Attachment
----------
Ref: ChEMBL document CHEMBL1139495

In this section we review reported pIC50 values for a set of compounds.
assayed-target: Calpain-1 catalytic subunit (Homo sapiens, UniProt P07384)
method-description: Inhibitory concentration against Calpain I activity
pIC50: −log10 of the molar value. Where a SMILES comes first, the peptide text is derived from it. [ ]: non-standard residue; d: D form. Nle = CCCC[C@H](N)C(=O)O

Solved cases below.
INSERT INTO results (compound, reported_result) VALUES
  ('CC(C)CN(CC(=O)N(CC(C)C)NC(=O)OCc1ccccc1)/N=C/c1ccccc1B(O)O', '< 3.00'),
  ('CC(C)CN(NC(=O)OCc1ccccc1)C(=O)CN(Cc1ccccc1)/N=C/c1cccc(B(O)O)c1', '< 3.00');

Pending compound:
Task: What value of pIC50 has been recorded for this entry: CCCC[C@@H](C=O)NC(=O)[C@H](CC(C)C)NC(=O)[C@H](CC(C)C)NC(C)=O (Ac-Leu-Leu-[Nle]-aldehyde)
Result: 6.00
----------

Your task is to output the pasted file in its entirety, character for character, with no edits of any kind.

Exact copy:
Ref: ChEMBL document CHEMBL1139495

In this section we review reported pIC50 values for a set of compounds.
assayed-target: Calpain-1 catalytic subunit (Homo sapiens, UniProt P07384)
method-description: Inhibitory concentration against Calpain I activity
pIC50: −log10 of the molar value. Where a SMILES comes first, the peptide text is derived from it. [ ]: non-standard residue; d: D form. Nle = CCCC[C@H](N)C(=O)O

Solved cases below.
INSERT INTO results (compound, reported_result) VALUES
  ('CC(C)CN(CC(=O)N(CC(C)C)NC(=O)OCc1ccccc1)/N=C/c1ccccc1B(O)O', '< 3.00'),
  ('CC(C)CN(NC(=O)OCc1ccccc1)C(=O)CN(Cc1ccccc1)/N=C/c1cccc(B(O)O)c1', '< 3.00');

Pending compound:
Task: What value of pIC50 has been recorded for this entry: CCCC[C@@H](C=O)NC(=O)[C@H](CC(C)C)NC(=O)[C@H](CC(C)C)NC(C)=O (Ac-Leu-Leu-[Nle]-aldehyde)
Result: 6.00